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To Flip or not to Flip – The Tax Consequences of Selling a Home

“Flipping” is an investment strategy where an investor purchases real estate with the intention of quickly selling it at a profit. While flipping can be lucrative, it may also attract a higher income tax inclusion than other types of sale. Because real estate represents such a large investment, it is important to know what factors are considered by the CRA when classifying a sale for tax purposes.

In general, only half the net income from selling real estate is taxable[1], and profits on the sale of most primary residences are exempt from income tax entirely under the “primary residence exemption”[2]. The net profits from flipping, however, may be fully included in a seller’s taxable income if the profits are determined to be “business income”[3].

In addition to the full inclusion of net profits in the seller’s taxable income, if a sale is determined to be business income, the seller can’t claim the principle residence exemption. Further, if the CRA determines that the seller is in the business of selling houses, and that the seller built or substantially renovated a home in order to rent or sell it, then the entire sale price will be subject to GST[4].

There is no one rule for determining if a sale gives rise to business income, but it generally arises when a seller develops residential real estate to sell at a profit[5]. The CRA looks for a number of factors to determine if a sale generates business income, including[6]:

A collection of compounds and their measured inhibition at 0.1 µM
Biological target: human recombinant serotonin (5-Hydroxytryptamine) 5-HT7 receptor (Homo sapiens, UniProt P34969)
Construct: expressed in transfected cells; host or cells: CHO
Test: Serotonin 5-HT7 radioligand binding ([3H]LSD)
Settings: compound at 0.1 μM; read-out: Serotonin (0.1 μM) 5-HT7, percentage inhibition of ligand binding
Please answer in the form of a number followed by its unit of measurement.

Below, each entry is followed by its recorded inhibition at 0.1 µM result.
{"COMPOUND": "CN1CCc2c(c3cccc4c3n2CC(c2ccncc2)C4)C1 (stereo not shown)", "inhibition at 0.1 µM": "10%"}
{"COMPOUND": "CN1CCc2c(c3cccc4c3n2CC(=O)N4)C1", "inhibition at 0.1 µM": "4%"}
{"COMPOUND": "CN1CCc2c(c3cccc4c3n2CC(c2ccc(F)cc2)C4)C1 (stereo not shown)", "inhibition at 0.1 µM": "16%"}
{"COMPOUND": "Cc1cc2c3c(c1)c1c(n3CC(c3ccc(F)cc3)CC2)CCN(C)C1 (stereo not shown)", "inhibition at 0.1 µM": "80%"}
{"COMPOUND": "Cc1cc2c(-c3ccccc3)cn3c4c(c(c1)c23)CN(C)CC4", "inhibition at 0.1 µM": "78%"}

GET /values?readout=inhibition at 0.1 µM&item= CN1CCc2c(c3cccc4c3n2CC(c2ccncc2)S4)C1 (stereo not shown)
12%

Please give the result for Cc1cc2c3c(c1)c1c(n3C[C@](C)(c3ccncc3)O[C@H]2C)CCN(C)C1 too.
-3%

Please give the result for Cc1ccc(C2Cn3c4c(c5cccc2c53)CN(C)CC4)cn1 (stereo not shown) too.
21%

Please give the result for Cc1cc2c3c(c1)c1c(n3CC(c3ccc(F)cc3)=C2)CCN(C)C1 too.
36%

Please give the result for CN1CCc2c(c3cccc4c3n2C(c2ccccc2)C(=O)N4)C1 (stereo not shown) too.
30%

1. The seller doesn’t get personal enjoyment or income out of the property.
  2. A short period of ownership before sale.
  3. The seller frequently completes similar transactions.
  4. The seller has worked to make the property more marketable, or made special efforts to find buyers.
  5. A lack of proof that there wasn’t an intent to sell the property for profit.
  6. The seller’s motive when they acquired the property.

The CRA may also consider the location of the property, the profession of the seller, the financing of the purchase, and evidence that the seller or their associates dealt extensively with real estate[7].

Of these factors, the most determinative is motive at the time of purchase, as stated in the recent case of Hansen v The Queen (“Hansen”)[8]. If an investor acquires a property with the primary intention of reselling it at a profit, or the secondary intention of selling at a profit under the right circumstances, then the sale will likely generate business income. If the motive is instead to hold onto the property and use it, it is evidence that the sale does not generate business income.

Hansen concerned a contractor who lived in, and sold, five houses in six years. The contractor successfully claimed the principal residence exemption on three of the sales, and was determined to have earned business income on the other two. The case illustrates the intensely factual nature of these determinations.

Real estate is a significant investment, and selling it can create a large tax bill for the unprepared. It is important to plan and know the risks before you act. Contact us at McKenzie Lake Lawyers for help and advice.

This blog was written by lawyer Sean Flaherty and Articling Student Keenan Fast.

[1] Income Tax Act, (RSC, 1985, c 1 (5th Supp)) at s 38 (a) and s 3.

[2] Income Tax Act, (RSC, 1985, c 1 (5th Supp)) at s 40(2)(b).

[3] Income Tax Act, (RSC, 1985, c 1 (5th Supp)) at s 3.

[4] Excise Tax Act (RSC, 1985, c E-15) (ETA) at s.123(1). There is an exclusion for those who use the home primarily as a residence for themselves or their families in section 3 of Schedule V of Part IX of the ETA.

[5] Wall v The Queen, 2019 TCC 168 at 152.

[6] These come from Happy Valley Farms Ltd. v Minister of National Revenue, 1986 CarswellNat 375 at 13-20, but are not exhaustive. The CRA gives additional factors under IT218R

[7] See Cayer v Canada, 2007 TCC 136, CRA IT218R

[8] Hansen v The Queen, 2020 TCC 102 at paras 98-99.

This article was written by Lawyer Sean Flaherty and Articling Student Keenan Fast.